Over the last few weeks I’ve been working up to starting on the masts. The masts are the last major phase of “construction” before rigging all the lines.
The Bluenose has two masts, three booms, and two gaffs. Masts are the tall vertical ‘poles’ that rise up above the ship. Booms are horizontal, coming out from the masts down near the deck. Gaffs are also horizontal, but are hung high up on the masts.
Obviously I’ll need to start with the masts before working on the booms and gaffs, since the booms and gaffs are rigged to masts.
The masts are not that complicated, but there are a number of pieces and details. There is a lot of rigging, both lines and hardware, that will be attached to the masts, so getting everything built correctly is critical. If I miss a band, or install something in the wrong place, it could cause major problems when I start running rigging lines.
So, I decided that the best thing to do was to get my head around all the rigging on the masts and understand how each part on the mast was used.
I started by building up my own drawing of the fore mast using the plans as a guide. For each part that goes on the fore mast, I dug through the plans to find out exactly how that piece was used. I used a simple 3D modeling tool to work out how the pieces were constructed.
I tried to figure out all the details. For example, the lower masts are tapered, but only on three sides. The fore side of the masts is left straight. Also, I’ll need to install the mast hoops on the lower masts before I put the trestle tree on, or I won’t be able to slip them on. Yay…details.
With the basic mast construction figured out, I decided to go ahead and map out all the rigging that attaches to the fore mast. This will ensure that I understand every part on the mast and that I’m not missing anything. Mapping out the rigging was a pretty involved process. I used a similar diagraming approach to what I did for the bowsprit, but a little more refined.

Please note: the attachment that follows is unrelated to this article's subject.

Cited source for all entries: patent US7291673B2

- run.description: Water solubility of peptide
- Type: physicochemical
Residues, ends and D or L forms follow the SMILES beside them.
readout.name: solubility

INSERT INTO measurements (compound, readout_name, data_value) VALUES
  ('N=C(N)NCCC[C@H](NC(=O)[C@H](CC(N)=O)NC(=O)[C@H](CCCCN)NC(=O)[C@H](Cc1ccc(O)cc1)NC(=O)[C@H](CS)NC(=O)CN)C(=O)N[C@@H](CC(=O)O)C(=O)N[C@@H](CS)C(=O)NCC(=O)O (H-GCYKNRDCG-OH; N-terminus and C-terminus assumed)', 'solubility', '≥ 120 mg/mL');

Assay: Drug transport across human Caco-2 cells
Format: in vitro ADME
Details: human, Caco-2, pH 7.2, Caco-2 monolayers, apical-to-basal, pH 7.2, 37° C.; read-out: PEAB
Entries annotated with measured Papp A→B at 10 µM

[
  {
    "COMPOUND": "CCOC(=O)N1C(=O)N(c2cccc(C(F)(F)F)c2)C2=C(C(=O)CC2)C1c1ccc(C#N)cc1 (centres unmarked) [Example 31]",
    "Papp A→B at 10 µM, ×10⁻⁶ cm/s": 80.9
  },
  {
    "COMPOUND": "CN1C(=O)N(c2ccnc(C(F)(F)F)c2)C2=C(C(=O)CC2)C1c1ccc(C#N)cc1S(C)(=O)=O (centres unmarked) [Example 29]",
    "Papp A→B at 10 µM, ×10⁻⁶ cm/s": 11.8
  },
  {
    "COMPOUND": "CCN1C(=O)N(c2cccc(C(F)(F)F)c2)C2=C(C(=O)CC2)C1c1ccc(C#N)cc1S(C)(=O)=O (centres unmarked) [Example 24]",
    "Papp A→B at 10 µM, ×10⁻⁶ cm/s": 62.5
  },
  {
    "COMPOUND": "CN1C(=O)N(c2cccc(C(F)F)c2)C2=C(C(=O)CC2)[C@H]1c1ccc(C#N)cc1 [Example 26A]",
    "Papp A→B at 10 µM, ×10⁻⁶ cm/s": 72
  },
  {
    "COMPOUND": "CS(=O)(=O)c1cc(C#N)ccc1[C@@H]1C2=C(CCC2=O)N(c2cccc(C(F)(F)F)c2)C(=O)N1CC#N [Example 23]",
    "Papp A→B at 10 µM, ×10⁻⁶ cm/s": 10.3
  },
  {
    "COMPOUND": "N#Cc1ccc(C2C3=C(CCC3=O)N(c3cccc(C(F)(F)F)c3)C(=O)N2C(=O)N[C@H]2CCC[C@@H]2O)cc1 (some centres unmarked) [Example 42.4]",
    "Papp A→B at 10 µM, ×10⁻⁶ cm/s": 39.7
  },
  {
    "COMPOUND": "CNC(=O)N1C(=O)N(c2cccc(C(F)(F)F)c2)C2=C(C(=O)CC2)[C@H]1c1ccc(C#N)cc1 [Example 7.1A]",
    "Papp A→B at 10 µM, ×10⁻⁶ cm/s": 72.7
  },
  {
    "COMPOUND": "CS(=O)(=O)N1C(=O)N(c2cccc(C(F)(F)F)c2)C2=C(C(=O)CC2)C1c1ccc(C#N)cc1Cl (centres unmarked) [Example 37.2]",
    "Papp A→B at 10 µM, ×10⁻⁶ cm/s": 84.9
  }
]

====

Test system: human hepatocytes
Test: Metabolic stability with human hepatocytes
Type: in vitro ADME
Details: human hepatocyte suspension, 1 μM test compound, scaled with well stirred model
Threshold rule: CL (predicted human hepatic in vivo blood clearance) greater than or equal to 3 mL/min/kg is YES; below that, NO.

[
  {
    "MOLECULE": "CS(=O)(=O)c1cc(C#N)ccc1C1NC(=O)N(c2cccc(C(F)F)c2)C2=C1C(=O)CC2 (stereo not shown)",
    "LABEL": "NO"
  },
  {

With my drawings complete, and a good understanding of the fore mast, my plan was to dive into building the fore mast, then move on to the main mast. However, I ended up deciding to build the fore and main masts at the same time.
While reviewing the plans and working up my diagrams, I noticed that in many, many places, the two masts were nearly identical. The plans often only illustrated the details on one, and said the other was ‘identical except as noted.’ So, I’m going to be doing a lot of things twice. I think it makes more sense to work on them both the same time.
So, I went head and worked up the drawings for the main mast as well.
The main mast’s construction is nearly identical. The differences:
- It is a little taller.
- Instead of a pin saddle near the bottom, it has a boom rest (same basic design, but the chock layout is different and it has no belaying pins).
- There is a band below the trestle tree.
- There are 4 bands above the crane instead of 3.
- The mast cap is slightly different (no long links).
I also worked up the rigging, which is similar in some places, but generally a lot less complicated.
Now I’m ready to begin working on the masts. My plan is:
- Cut, size and taper the lower and top sections for both the fore and main mast.
- Build the various parts for the lower masts, working from the bottom up. The fore and main masts will be worked on simultaneously.
- Finish out the top mast details.
- Install all the hardware and rope for the standing rigging (shrouds, stays, etc)
- Install the hardware for the running rigging. (The rope for the running rigging will be left for later.)
- Work on the booms.
- Work on the gaffs.
- Install everything on the ship, attaching all the standing rigging.
- Install the running rigging.